Don't wait for extraordinary opportunities. Seize common occasions and make them great. Orison Swett Marden

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I think it the antibacterial stuff CanadianBakin' mentions is called Purell - I bought some when they had a little promotional bottle attached to a larger one. Keep the little bottle (like a sample size) with me all the time. Comes in handy! It just disappears into your hands, no sticky-ness after you rub it in.

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I can vouch for what Mel's relating to us about the "dream of owning a bakery" v. "reality." I used to think I wanted to own a bakery since I absolutely love to bake (especially breads). I had that idealistic view of what it would be like---get up early, bake wonderful breads, sell wonderful breads to happy customers... Then reality struck---last summer I ventured out to bake in a local artisan bakery that opened last year. I filled in for the owner/baker who took two days off a week (but still came in everyday). She has my same love of baking but I learned that I don't want her life. She works constantly and is endlessly stressed about the business, employees, not making ends meet, her lack of time with her family, etc, etc. I just can't see her doing this for a long period of time---I don't think her body will hold out. I still fill in for her when I can and enjoy it from afar but have decided that owning a bakery, for me with kids, would not be a good choice. I wouldn't want to do that to my kids.

However, I'm glad that others make that choice to take it on because I wouldn't want to see that art lost. I love bakeries and am so thankful that people put in the time and work that's required.

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there are many people out there who don't want my life and say so, on a regular basis. yes, this was my choice. will it be endless? who knows? all I can do is keep moving forward. Will my body crap out? probably not, it's been doing this for 20 years. Will my brain crap out? probably...insert your own sarcastic comment here:________________________

the whole thing brings me to a point- when you are pastry cheffing, you work your way up, through small places, through hotels, catering, fine dining establishments(hopefully the hip, happening ones) maybe you are lucky enough to travel, have a great education/stages/apprenticeships but unless you do competitions or work for the most famous places in the world, you hit the glass ceiling. Then you decide, OK do I want to keep moving laterally or continue to take pay cuts just because of the way the market is, quit this game, or OPEN MY OWN BAKERY?????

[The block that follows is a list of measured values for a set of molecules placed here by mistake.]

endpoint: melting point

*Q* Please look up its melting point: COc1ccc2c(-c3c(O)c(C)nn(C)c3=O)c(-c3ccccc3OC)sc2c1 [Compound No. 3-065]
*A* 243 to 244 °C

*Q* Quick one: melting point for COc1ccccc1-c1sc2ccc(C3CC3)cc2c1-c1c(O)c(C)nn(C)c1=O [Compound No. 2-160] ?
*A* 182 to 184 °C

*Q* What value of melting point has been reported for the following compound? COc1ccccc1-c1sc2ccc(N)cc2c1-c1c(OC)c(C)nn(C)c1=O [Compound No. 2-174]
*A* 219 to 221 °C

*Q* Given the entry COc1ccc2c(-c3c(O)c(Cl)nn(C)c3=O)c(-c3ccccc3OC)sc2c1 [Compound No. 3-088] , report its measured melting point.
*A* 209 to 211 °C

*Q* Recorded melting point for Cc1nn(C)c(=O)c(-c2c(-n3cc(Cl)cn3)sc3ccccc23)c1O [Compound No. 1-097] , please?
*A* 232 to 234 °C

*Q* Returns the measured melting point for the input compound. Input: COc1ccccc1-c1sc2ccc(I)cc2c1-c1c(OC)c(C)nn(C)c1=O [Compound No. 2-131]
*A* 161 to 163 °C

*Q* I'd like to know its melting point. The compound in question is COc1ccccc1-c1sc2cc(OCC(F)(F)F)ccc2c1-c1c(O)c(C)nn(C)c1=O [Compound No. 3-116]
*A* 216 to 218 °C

Melissa McKinney

Chef/Owner Criollo Bakery

mel@criollobakery.com

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  • 2 weeks later...

here's a topic that is sure to elicit chuckles... bakers who don't want to work early in the morning!! what the hell is up with that?? and they are all in their 20's!!! this should be the prime of their energy, stamina, ability. I have one employee who has real 'issue' with it. and the early shift is only 5AM for crying out loud! not like it's 2 or 3 or 4. sheesh!! I just interviewed someone else who seemed perfect, then said, "oh, I don't want to get up early. I am not into that!" so why be a baker/pastry chef????are you people not aware that that's when we start???? early morning??? unless you work late night factory jobs or dinner-only restaurants, you ain't gonna find it...crikey!!!...

Melissa McKinney

Chef/Owner Criollo Bakery

mel@criollobakery.com

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Laugh at me all you want, but I can't do early shifts. I can't be responsible for early am employment over any stretch of time. Lord knows I've tried over 40 years to be an early riser but it's just not programable in my biology. I can turn off an alarm then talk to you and not even know I've done it. BUT on the other hand I can start at a reasonable hour and work endlessly without complaining.

Is there no way you can juggle your scheduling? Change around a few tasks........... If you can't think of away, just ask someone like me. I can always find a way to rework schedules/timing so I don't have to wake before the birds.

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Yeah, it takes a sort of special mentality to dig that whole 4/5am start time.

As a pastry chef, I never really start before 8/9am.

But one place I worked was so small that I had to start early as hell and be pretty much getting out of there before 8am and that's how I started getting into that rise before dawn.

I was pretty enamoured with it for awhile but getting pretty sick of it now.

But, one would think that "Bakers" would know that that's pretty much the lay of the land,eh?

2317/5000